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childcare for working parents
Since the pandemic, babies and kids of all sizes are ending up on their parents’ work calls. Credit: Miguel Pereira/Getty Images

Last week, a memo from Florida State University contained a line that sent chills through working parents everywhere: “Parents will no longer be allowed to care for children while working remotely.”

Childcare during the coronavirus was already daunting enough, but as numbers spike and some states scale back on opening, parents who’ve been counting on a reprieve this fall now have the added worry about what they will do with their kids in the coming months if schools and daycares remain shuttered, reopen only part-time or seem unsafe. Gag them? Hide them in closets or under beds? One wondered on Twitter if school would be offering cages or dumpsters for storing or disposing students at reduced rates.

The backlash resulted in Florida State’s backtracking a bit — but the memo struck a nerve, said Melissa Boteach, vice president for income security and child care/early learning with the National Women’s Law Center. She said about 50 friends had forwarded it to her.

“I think it describes the life and the fears of every working parent, particularly moms who are more likely to be the ones to make career sacrifices when there is a caregiving conflict,” Boteach said. “A fear has been stricken in every working mother’s heart in terms of their ability to handle all of this.”

The Florida State memo also sparked panic because of the dwindling options for working parents everywhere, with child care costs soaring, schools and day cares shut — or closing for good. More than half of child care facilities are closed and at risk of being lost forever, making already difficult child care decisions even more fraught, as we’ve been finding at The Hechinger Report.

That’s meant little kids popping up on Zoom everywhere. Since the pandemic began, online meetings in our Hechinger newsroom have included the occasional wave, whine or wails that inevitably populate the screen.

“A fear has been stricken in every working mothers heart in terms of their ability to handle all of this.”

– Melissa Boteach, vice president for income security and child care/early learning, National Women’s Law Center.

During a virtual staff meeting last week, a first-grader exhorted her mom to stop talking so loudly, presumably so she could hear the video she had been watching, put on to keep her quiet. At times, parents excuse themselves, leaving their screen box temporarily empty. One editor dubs it the “Baby Zoom.”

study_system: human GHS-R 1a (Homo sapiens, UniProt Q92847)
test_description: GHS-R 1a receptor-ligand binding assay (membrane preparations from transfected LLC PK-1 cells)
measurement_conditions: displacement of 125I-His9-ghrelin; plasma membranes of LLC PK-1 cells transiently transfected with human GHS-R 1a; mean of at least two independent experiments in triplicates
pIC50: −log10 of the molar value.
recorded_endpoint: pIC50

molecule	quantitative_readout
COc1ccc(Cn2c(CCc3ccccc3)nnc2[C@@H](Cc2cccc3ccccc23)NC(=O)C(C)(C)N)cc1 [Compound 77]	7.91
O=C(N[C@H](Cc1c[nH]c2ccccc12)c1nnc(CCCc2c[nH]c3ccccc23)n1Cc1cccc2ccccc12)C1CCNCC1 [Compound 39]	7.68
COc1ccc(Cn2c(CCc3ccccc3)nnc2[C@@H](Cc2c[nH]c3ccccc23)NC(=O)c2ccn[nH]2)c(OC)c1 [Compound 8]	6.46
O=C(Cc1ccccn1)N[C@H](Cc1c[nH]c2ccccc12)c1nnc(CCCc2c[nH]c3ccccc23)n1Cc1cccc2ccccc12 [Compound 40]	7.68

None of this is terribly funny, though. There’s stress on those parents’ faces, something anyone juggling work and child care can relate to. And now they’re also navigating home schooling, difficult conversations around racism and, in some cases, added financial worries. “I feel exhausted and frayed by this new expectation that I add homeschooling to the already overwhelming demands of parenting and working,” our executive editor, Sarah Garland, recently wrote.

Related: Desperate parents need help as coronavirus upends our lives

Summer, once a time for outdoor pools, camps and playdates, has instead become a time of fear and paralysis for working parents. The playdates have been banned, the summer school has gone remote. By the end of July, many who lost jobs will likely see their federal unemployment benefits expire; those who have positions to return to will face tough decisions about whether to go back.

A recent memo from Florida State University has left parents wondering if they’ll need to start hiding their kids while working. Credit: Tom Penpark/Getty Images

And no one really knows for sure if or how schools will reopen — making the equation far more fraught and worrisome for low-income moms in particular. They have been hit harder in a worsening economy, while also being largely been left out of federal relief packages.